Swimming is considered a low-impact sport, but that doesn't mean injuries can't occur. Most swimming injuries happen due to overuse or incorrect technique. The Norton Sports Health team of specialists is here to help you practice and condition properly to avoid injuries. Our team includes orthopaedic physicians specializing in sports medicine, professional athletic trainers, and physical therapists.
Should an injury occur, we provide advanced care and design customized programs to meet your specific needs. These programs incorporate strength training, core stability, flexibility and conditioning to help you achieve optimal performance and fitness. Our goal is to prevent swimming injuries as well as get you back in the pool as soon as possible following an injury.
If you experience pain or an injury while swimming and would like to make an appointment with a sports medicine specialist, call (502) 629-1234 and our staff will work to have you seen as soon as possible.
Common swimming injuries
The shoulders and lower body are most affected by swimming injuries or overuse. Whether you're a novice or professional swimmer, you can develop:
- Swimmer's shoulder
- Rotator cuff injuries
- Tennis elbow
- Biceps and triceps tendinitis
- Breaststroker's knee
- Adductor strains (groin pulls)
Treatment for these conditions varies. Minor injuries usually can be treated with rest, ice and physical therapy to strengthen the affected muscles. Your physician may prescribe anti-inflammatory medication to reduce swelling and tenderness. Severe injuries may require surgery. Norton Sports Health specialists focus on nonsurgical treatment before exploring surgical options.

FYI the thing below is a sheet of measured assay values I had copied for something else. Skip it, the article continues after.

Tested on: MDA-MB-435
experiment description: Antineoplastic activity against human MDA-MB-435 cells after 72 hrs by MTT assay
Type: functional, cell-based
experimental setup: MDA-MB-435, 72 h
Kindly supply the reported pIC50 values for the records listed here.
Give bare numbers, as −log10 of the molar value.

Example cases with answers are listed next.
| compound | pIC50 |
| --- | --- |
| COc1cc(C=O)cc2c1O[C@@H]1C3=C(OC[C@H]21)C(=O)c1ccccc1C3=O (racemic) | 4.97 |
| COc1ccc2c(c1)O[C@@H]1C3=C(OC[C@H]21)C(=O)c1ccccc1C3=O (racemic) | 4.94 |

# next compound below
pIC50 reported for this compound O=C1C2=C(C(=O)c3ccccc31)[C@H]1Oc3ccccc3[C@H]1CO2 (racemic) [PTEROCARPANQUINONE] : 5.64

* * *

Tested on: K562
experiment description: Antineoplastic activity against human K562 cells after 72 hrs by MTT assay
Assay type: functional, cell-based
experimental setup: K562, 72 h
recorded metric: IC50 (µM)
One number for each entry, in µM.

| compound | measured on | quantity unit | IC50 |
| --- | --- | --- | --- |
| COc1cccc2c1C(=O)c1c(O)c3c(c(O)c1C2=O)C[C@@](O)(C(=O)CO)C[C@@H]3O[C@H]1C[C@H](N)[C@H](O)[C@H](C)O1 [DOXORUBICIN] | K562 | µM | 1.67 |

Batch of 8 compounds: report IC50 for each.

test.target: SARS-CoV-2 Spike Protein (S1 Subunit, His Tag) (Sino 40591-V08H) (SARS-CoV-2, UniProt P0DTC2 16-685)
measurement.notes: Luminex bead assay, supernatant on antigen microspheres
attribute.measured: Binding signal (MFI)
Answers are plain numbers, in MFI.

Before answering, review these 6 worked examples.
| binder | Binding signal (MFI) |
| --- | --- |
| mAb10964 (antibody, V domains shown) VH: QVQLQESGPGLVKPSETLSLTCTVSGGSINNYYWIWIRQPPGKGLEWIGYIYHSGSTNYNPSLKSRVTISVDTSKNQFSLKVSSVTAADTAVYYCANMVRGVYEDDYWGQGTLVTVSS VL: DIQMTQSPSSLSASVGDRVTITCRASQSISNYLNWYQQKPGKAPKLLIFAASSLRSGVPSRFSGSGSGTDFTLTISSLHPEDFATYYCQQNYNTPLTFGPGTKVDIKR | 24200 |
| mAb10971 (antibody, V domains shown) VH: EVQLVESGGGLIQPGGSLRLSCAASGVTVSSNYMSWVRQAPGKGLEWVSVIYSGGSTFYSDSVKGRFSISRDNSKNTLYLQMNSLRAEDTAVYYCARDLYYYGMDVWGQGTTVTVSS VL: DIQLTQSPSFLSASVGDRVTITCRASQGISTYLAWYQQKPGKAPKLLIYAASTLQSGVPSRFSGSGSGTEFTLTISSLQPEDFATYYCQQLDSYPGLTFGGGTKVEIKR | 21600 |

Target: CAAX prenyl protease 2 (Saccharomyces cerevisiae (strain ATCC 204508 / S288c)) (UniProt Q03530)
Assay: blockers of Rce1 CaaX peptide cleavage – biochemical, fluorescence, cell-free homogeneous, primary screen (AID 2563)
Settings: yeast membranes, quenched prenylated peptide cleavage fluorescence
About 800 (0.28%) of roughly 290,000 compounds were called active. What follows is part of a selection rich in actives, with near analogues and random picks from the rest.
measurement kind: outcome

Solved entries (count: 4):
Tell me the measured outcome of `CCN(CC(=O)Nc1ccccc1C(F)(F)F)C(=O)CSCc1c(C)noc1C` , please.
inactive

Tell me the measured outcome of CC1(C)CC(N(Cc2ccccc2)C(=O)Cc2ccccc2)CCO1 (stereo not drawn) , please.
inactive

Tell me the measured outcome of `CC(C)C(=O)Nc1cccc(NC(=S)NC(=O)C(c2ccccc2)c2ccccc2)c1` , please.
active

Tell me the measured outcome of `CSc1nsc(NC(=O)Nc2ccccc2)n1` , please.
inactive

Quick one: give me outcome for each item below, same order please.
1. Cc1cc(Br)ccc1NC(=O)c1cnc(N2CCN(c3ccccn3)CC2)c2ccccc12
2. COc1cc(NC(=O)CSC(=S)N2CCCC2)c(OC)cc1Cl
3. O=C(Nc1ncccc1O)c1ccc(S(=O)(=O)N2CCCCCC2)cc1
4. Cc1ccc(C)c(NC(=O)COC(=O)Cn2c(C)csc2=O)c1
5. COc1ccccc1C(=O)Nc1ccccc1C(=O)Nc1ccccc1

Preventing swimming injuries
The best way to prevent swimming injuries is to always practice good technique. Staying physically fit with a balanced routine that includes stretching and strengthening all parts of the body — particularly your back, shoulders and arms — will also reduce your risk of developing an injury from swimming. Young athletes particularly need to increase yardage slowly while developing strength. Many shoulder injuries are caused by placing too much strain on bones and joints that are still growing.
If you think you have developed a swimming injury, call Norton Sports Health to consult with a physician or physical therapist. Return to the pool only when your health care professional says it is safe to do so.